These results are intriguing despite the study’s limitations including a small sample size and high posttransplant mortality. As described by the authors, the small group size used mainly reflects the difficulty of performing liver transplants in a macaque model and the need to make modifications of early protocols to reduce morbidity/mortality and achieve better clinical outcomes. Strategies which were well tolerated when transplanting other organs—namely kidneys—needed to be adjusted to safely achieve the final goal of transient donor chimerism. In fact, surgical factors related to complexity of the liver transplant procedure may have impacted the study, not only by affecting survival of animals but also by influencing the tolerogenic ability of the liver. Specifically, the liver graft is being exposed to more drastic surgical damage and ischemic injury than kidneys, which may result in a sweeping pro-inflammatory environment. Moreover, in the cynomolgus model, other investigators have reported that induction of tolerance following combined organ and bone marrow transplants is highly dependent on which solid organ is co-transplanted with the bone marrow.8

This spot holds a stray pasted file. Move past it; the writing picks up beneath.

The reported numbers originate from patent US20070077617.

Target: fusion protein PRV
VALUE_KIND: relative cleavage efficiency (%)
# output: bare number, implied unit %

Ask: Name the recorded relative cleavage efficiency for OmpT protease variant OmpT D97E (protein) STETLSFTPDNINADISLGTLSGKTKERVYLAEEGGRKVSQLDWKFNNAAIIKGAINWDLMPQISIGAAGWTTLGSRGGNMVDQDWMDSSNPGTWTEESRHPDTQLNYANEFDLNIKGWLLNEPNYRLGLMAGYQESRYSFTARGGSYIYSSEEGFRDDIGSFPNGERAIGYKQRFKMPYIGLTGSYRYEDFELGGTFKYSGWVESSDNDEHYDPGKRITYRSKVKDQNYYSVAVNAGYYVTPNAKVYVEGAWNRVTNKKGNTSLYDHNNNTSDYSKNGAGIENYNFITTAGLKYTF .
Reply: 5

Additionally, severe acute cellular rejection was observed soon after withdrawal of immunosuppression. The authors suggest that the identification of peripheral and intra-graft expansion of effector-memory CD8 T cells and graft loss represents a major barrier to tolerance induction in this model. Kim et al9 reported using an allogeneic ABO compatible liver transplant model in rhesus monkeys that memory T cells were drastically increased in livers with rejection. Likewise, several studies have shown that alloreactive memory T cells are a major barrier to the induction of tolerance in kidney and islet allografts. The report by Chaudhry et al7 therefore confirms the observations of others regarding the potential importance of memory CD8+ T cells as a barrier to tolerance induction. Larger, carefully designed mechanistic studies are needed to better elucidate the role of this cell population, and the results of targeting these effector cells a way forward to the induction of tolerance. Interesting, although using a rat liver transplant model, Xie et al10 reported that T cell-depleted bone marrow infusion is effective in inducing tolerance when delayed after liver transplantation. Furthermore, organ-specific modifications of the protocols of tolerance induction maybe necessary.